Estonian Literature in English Translation
Until the Soviet Union fell apart, of which Estonia had been an involuntary member from 1944 to 1991, translations of Estonian literature into English were confined almost exclusively to Soviet publications, mostly anthologies of stories.
They were mostly published in the Estonian Soviet Socialist Republic (ESSR) by the Perioodika publishing house, and first had to get the nihil obstat and imprimatur from the local KGB Cultural Department, that masqueraded under the innocuous acronym VEKSA. Anyway, there must have been some decent, loyal Estonians working at KGB headquarters, people who managed to persuade the authorities to publish certain authors who, even now, are regarded as good ones, e.g. Jaan Kross.
Kross, of course, knew how to make compromises with the powers that be. So one of his stories Wounds appeared in English in 1984. As it was set during the panic that ensued when Baltic Germans were fleeing Estonia to the Third Reich in the late 1930s, and put Germans in a bad light, the KGB okeyed its publication. A safely historical story of his, entitled Four Monologues on the Subject of Saint George was so safely historical that the KGB okeyed that one too (although it was in some way a veiled criticism of Soviet life; Kross was subtle and careful).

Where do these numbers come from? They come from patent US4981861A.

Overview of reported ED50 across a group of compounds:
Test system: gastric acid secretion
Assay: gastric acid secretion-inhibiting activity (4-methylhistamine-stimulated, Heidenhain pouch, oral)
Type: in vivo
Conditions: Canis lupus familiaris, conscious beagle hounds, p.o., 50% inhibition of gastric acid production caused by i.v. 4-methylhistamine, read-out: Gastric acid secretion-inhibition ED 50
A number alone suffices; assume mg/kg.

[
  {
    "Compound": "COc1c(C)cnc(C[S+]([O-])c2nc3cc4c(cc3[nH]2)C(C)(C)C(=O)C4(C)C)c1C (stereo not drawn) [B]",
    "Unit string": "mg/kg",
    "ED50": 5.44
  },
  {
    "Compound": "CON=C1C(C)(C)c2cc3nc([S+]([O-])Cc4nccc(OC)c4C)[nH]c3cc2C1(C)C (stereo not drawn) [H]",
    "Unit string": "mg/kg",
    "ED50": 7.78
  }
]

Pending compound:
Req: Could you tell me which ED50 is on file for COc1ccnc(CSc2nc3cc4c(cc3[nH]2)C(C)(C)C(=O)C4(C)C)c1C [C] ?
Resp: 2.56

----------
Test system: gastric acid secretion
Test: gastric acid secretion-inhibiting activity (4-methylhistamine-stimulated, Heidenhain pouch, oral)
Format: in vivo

Unfortunately, these stories were almost buried alive in anthologies with silly names. Who would have guessed that The Love that Was was a good anthology of 18 Estonian stories in English? Ditto The Sailors' Guardian with a further dozen? Or that The Glade With Life-Giving Water was a similar anthology with stories from all three Baltic republics? One mercifully straightforward title was the 1981 anthology Estonian Short Stories.
Estonia left the Soviet Union in 1991, and joined the EU in 2004. So now it can promote its own literature.
The first two websites to consult are as follows -
The Estonian Literature Information Centre:
And the Estonian Institute which produces a mag in English about Estonian literature:
http://www.einst.ee/literary/ (click on the issue numbers under the femme fatale in the hat [poet Betti Alver]; contents in the scrollable buff-beige left-hand column)
That should give you a pretty good idea about what authors exist, including ones writing right now, anno 2008.
I'll write more about specific authors another time.